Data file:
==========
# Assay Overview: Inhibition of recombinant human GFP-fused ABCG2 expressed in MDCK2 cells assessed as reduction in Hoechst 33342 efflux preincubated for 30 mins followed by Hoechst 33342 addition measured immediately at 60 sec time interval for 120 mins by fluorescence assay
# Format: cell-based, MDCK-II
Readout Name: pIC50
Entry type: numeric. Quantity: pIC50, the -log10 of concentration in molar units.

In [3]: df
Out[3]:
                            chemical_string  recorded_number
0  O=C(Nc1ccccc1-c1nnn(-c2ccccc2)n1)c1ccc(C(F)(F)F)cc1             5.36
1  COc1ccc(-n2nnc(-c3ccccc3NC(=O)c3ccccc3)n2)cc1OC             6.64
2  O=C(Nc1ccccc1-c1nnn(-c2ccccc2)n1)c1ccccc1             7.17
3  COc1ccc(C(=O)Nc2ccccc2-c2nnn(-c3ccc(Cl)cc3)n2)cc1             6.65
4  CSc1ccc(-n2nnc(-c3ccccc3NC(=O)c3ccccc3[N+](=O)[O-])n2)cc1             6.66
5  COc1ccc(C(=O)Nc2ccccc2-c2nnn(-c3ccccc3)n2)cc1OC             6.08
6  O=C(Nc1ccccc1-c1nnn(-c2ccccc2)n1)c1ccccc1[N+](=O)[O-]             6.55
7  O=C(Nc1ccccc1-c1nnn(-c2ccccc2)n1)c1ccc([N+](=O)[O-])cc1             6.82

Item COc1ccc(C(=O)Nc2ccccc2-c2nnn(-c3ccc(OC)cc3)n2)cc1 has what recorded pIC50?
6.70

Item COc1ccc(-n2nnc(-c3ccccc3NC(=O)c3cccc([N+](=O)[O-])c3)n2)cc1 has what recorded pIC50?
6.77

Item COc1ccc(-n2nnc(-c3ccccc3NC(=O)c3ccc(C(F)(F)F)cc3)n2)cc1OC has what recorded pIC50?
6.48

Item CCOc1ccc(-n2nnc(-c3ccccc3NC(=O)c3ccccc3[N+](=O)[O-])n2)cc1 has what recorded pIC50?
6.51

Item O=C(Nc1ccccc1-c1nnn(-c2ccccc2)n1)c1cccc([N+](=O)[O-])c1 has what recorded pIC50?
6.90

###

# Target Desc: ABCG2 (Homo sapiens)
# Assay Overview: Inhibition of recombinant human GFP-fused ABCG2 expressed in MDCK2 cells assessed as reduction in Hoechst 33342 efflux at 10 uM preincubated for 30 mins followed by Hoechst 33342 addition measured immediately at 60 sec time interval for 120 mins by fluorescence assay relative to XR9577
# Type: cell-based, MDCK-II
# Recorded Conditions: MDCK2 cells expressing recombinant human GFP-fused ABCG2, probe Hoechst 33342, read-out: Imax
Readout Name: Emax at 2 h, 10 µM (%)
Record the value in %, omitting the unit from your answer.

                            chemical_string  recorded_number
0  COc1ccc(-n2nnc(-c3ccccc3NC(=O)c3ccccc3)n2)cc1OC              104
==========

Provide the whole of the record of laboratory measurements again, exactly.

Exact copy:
# Assay Overview: Inhibition of recombinant human GFP-fused ABCG2 expressed in MDCK2 cells assessed as reduction in Hoechst 33342 efflux preincubated for 30 mins followed by Hoechst 33342 addition measured immediately at 60 sec time interval for 120 mins by fluorescence assay
# Format: cell-based, MDCK-II
Readout Name: pIC50
Entry type: numeric. Quantity: pIC50, the -log10 of concentration in molar units.

In [3]: df
Out[3]:
                            chemical_string  recorded_number
0  O=C(Nc1ccccc1-c1nnn(-c2ccccc2)n1)c1ccc(C(F)(F)F)cc1             5.36
1  COc1ccc(-n2nnc(-c3ccccc3NC(=O)c3ccccc3)n2)cc1OC             6.64
2  O=C(Nc1ccccc1-c1nnn(-c2ccccc2)n1)c1ccccc1             7.17
3  COc1ccc(C(=O)Nc2ccccc2-c2nnn(-c3ccc(Cl)cc3)n2)cc1             6.65
4  CSc1ccc(-n2nnc(-c3ccccc3NC(=O)c3ccccc3[N+](=O)[O-])n2)cc1             6.66
5  COc1ccc(C(=O)Nc2ccccc2-c2nnn(-c3ccccc3)n2)cc1OC             6.08
6  O=C(Nc1ccccc1-c1nnn(-c2ccccc2)n1)c1ccccc1[N+](=O)[O-]             6.55
7  O=C(Nc1ccccc1-c1nnn(-c2ccccc2)n1)c1ccc([N+](=O)[O-])cc1             6.82

Item COc1ccc(C(=O)Nc2ccccc2-c2nnn(-c3ccc(OC)cc3)n2)cc1 has what recorded pIC50?
6.70

Item COc1ccc(-n2nnc(-c3ccccc3NC(=O)c3cccc([N+](=O)[O-])c3)n2)cc1 has what recorded pIC50?
6.77

Item COc1ccc(-n2nnc(-c3ccccc3NC(=O)c3ccc(C(F)(F)F)cc3)n2)cc1OC has what recorded pIC50?
6.48

Item CCOc1ccc(-n2nnc(-c3ccccc3NC(=O)c3ccccc3[N+](=O)[O-])n2)cc1 has what recorded pIC50?
6.51

Item O=C(Nc1ccccc1-c1nnn(-c2ccccc2)n1)c1cccc([N+](=O)[O-])c1 has what recorded pIC50?
6.90

###

# Target Desc: ABCG2 (Homo sapiens)
# Assay Overview: Inhibition of recombinant human GFP-fused ABCG2 expressed in MDCK2 cells assessed as reduction in Hoechst 33342 efflux at 10 uM preincubated for 30 mins followed by Hoechst 33342 addition measured immediately at 60 sec time interval for 120 mins by fluorescence assay relative to XR9577
# Type: cell-based, MDCK-II
# Recorded Conditions: MDCK2 cells expressing recombinant human GFP-fused ABCG2, probe Hoechst 33342, read-out: Imax
Readout Name: Emax at 2 h, 10 µM (%)
Record the value in %, omitting the unit from your answer.

                            chemical_string  recorded_number
0  COc1ccc(-n2nnc(-c3ccccc3NC(=O)c3ccccc3)n2)cc1OC              104